Effective November 28, 2016, long-term care facilities that participate in Medicare and Medicaid will no longer be able to enter into “pre-dispute” agreements for binding arbitration with their residents. The Centers for Medicare & Medicaid Services (CMS) issued the final rule on September 28, 2016, after consideration of extensive comments from key stakeholders in the long-term care community regarding proposed revisions.
Under the rule, a facility can ask a resident or a resident’s representative to enter into an arbitration agreement after a dispute arises. However, the facility must comply with several requirements, such as ensuring that the agreement provides for the selection of a neutral arbitrator and a venue convenient to both parties. Further, a resident’s right to remain in the facility cannot be contingent upon entering into the arbitration agreement and the agreement cannot contain language that discourages communications with federal, state or local surveyors and other officials.
As one of the more controversial changes, critics of the new arbitration rule have reacted strongly against the change and have commented that this part of the rule “clearly exceeds” CMS’s statutory authority. In its response to public comments, CMS explains that the Secretary of Health and Human Services has the authority to administer the program under the Social Security Act by setting general practice parameters for payment under Medicare and Medicaid. CMS further cites to its authority to promulgate regulations for residents’ health, safety and well-being and states that there is “significant evidence that pre-dispute arbitration agreements have a deleterious impact on the quality of care for Medicare and Medicaid patients.” Nevertheless, there are several legal bases upon which to challenge the agency’s ability to preclude an arbitration agreement.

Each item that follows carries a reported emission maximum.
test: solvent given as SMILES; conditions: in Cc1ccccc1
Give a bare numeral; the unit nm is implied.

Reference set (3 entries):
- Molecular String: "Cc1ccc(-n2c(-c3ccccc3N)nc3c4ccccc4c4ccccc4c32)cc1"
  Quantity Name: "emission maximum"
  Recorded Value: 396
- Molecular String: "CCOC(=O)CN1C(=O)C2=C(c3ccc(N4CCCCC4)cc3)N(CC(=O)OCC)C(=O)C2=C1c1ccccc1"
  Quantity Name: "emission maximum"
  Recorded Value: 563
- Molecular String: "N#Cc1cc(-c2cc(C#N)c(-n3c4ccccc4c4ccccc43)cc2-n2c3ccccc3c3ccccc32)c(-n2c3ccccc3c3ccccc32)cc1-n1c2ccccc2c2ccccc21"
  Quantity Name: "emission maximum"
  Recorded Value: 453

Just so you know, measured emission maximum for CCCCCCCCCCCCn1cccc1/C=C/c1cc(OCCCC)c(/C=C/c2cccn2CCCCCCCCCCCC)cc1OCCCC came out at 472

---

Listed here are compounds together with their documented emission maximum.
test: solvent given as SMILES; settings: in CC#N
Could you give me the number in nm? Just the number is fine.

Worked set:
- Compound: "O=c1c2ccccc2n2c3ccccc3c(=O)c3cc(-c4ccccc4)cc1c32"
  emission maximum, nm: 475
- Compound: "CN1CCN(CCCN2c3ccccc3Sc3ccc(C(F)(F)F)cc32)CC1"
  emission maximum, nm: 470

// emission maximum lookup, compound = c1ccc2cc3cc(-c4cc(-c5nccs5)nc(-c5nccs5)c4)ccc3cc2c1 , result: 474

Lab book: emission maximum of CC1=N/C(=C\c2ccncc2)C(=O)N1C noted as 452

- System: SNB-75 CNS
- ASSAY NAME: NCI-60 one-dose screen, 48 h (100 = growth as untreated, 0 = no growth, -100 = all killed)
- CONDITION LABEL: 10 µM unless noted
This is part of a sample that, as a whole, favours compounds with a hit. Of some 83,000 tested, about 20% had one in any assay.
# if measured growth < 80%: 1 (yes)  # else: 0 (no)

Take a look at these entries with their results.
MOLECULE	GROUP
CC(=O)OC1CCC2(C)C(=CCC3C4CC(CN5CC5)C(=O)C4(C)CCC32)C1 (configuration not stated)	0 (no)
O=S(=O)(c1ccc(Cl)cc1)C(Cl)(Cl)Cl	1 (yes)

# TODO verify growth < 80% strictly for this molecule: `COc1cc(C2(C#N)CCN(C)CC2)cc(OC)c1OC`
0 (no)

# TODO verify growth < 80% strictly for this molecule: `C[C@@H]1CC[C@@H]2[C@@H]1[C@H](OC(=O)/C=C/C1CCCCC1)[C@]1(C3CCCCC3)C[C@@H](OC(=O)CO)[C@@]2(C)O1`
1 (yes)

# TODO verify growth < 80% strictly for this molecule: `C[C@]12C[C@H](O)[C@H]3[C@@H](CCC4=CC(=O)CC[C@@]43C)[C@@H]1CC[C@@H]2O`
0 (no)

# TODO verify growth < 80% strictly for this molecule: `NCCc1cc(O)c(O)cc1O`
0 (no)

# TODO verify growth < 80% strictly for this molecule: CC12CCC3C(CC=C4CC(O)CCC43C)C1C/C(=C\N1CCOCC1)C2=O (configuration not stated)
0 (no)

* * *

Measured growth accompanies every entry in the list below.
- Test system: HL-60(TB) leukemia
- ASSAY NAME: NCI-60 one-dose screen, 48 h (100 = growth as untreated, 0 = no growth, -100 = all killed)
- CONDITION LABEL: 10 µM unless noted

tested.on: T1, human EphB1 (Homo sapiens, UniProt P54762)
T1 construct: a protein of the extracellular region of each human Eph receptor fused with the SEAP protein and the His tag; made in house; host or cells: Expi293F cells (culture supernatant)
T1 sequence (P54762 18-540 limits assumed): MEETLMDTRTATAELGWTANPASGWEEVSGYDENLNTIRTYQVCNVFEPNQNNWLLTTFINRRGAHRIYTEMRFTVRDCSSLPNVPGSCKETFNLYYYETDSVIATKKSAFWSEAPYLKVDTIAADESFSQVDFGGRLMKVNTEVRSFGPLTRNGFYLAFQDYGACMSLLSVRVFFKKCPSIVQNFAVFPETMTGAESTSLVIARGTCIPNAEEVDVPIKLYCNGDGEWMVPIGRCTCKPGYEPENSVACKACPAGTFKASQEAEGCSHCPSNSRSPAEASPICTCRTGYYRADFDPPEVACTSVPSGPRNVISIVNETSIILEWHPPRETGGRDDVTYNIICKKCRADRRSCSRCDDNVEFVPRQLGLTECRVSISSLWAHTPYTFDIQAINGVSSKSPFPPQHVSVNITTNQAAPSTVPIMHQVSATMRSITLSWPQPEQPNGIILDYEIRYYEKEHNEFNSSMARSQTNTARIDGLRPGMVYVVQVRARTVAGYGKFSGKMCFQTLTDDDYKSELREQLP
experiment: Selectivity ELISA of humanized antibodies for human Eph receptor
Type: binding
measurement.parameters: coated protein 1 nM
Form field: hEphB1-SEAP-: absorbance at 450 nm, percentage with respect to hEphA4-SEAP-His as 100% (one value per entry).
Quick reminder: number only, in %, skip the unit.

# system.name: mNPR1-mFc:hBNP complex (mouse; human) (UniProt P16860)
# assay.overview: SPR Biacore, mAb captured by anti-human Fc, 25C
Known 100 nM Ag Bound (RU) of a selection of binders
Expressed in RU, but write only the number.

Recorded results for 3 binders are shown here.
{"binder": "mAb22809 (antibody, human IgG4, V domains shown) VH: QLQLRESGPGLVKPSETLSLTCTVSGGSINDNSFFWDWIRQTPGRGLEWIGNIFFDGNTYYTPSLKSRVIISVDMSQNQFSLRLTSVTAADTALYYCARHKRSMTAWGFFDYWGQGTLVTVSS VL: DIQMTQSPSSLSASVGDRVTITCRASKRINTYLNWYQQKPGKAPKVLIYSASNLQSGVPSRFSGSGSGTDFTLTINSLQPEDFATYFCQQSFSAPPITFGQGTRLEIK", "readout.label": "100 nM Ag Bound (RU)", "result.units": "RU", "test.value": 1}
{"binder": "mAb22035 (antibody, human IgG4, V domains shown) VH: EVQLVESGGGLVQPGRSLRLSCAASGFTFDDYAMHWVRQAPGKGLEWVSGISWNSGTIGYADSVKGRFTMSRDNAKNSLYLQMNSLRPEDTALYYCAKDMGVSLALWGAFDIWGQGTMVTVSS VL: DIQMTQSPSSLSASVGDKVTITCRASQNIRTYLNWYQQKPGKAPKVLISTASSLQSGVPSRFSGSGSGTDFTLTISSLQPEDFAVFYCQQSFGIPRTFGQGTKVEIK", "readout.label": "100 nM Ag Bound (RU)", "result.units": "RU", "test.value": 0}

While CMS’s comments cite to a resident’s waiver of the right to a jury trial as a major factor considered in its decision to disallow pre-dispute arbitration agreements, the final rule does not expressly preclude jury trial waiver provisions within facility admissions agreements. Jury waivers may help to address runaway verdicts that have become a concern in negligence cases in past years, while still respecting expressed concerns that arbitration presents undue costs to residents and creates an environment of “secrecy.” Note that state law may vary on whether such waivers are enforceable.
Also remarkable is CMS’s comment that it will not address waiver of class-action litigation in this rule, but rather reserve the issue for consideration during future rulemaking.
The broad-sweeping final rule also contains several other provisions that directly affect compliance programs, training of nursing staff, updating infection and control programs, and other key requirements that long-term care facilities must comply with in order to participate in the Medicare and Medicaid programs. It is advisable for long-term care facilities to promptly consult with a knowledgeable healthcare attorney to assess modifications to admissions packets and to otherwise establish the framework necessary to comply with the revised Requirements of Participation.